By improving the decoration of the home, we can feel better in our space and intimacy, which will help us to face life in a more optimistic and balanced way in all aspects.
Since man began to live “between 4 walls” and not out in the open, he has looked for ways to change and improve his inner environment. This has caused a global transfer of concepts, ideas and materials that expand the possibilities and expand the mind, to end up impacting the way we think and live in our homes.
However, the interior design sometimes seems to be at odds with the functionality of the houses. The search for greater functionality has resulted in smart homes.
Let us introduce you a selection of houses from all around the world that are incredibly different, but with a key point in common, the houses we are going to present today direct a look into the future and how the daily routine at home is established.
Cuernavaca house – Mexico City by Tapia McMahon
This house that presents plenty of outdoors space for the family to enjoy, has been made from concrete and reclaimed brick. The designer Tapia McMahon designed the family home for a brownfield site, incorporating repurposed materials and rainwater tank solution that water the planted troughs and trees.
The thermal mass of the large slabs is designed to absorb heat during the day to keep the interior cool, and then releases the heat at night to keep the house at a constant temperature.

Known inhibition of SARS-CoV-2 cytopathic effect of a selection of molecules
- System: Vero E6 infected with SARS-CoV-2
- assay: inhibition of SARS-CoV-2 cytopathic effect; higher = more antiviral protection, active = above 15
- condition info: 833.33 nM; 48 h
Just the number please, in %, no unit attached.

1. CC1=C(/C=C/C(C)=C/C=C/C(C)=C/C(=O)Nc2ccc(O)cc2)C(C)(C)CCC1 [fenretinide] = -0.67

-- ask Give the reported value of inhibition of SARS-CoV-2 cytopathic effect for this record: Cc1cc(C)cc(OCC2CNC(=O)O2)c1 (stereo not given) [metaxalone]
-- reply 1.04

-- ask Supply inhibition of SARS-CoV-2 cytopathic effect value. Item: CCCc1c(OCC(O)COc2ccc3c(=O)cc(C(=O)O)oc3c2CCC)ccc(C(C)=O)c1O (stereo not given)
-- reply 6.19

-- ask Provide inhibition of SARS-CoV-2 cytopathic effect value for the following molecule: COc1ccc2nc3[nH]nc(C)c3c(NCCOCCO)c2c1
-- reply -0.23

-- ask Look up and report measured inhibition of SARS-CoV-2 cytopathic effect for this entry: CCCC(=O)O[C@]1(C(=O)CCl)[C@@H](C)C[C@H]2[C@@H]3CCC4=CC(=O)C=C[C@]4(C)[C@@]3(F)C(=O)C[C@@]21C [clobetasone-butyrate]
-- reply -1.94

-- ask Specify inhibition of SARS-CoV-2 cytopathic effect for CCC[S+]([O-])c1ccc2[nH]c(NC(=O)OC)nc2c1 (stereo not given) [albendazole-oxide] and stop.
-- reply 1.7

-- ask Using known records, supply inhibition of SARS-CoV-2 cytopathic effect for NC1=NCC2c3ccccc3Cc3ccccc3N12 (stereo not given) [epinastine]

Studio Dwelling at Rajagiriya, Colombo, Sri Lanka by Palinda Kannangara Architects
It is an office and the house of an architect, in a wetland, in Rajagiriya, Sri Lanka. Although it is located along the urban fringe, near a series of high-rise buildings and near the main road, the building is designed as a fortification.
The heat from Colombo is sealed – with double screens specially designed to limit the exposure to the west and south -, traffic and road noise. However, once inside, unexpected views of the surrounding marsh, totally permeable to the natural environment, are revealed.
The building plays with the volumes to create many habitable work and leisure areas. With materials and tectonic devices a cooler microclimate is created inside the house. Promoting daylight and views of the wetland, harvesting and regulation of rainwater, gardens for biodiversity were created. The design also takes into account its location next to the water, the creation of garden spaces that act as a detention area during monsoons, thus preventing the living and working spaces from being flooded.
Captain Kelly’s Cottage, Tasmania, Australia by John Wardle Architects
Captain Kelly’s Cottage involves the painstakingly considered restoration of the original weatherboard cottage on a remote bay of Bruny Island, Tasmania.
The original cottage consisted of two structures: bedrooms and kitchen. Nowadays, a new living area has been placed between the two existing structures. The original verandah has been a major point of inspiration for the new intervention.
Images from RIBA website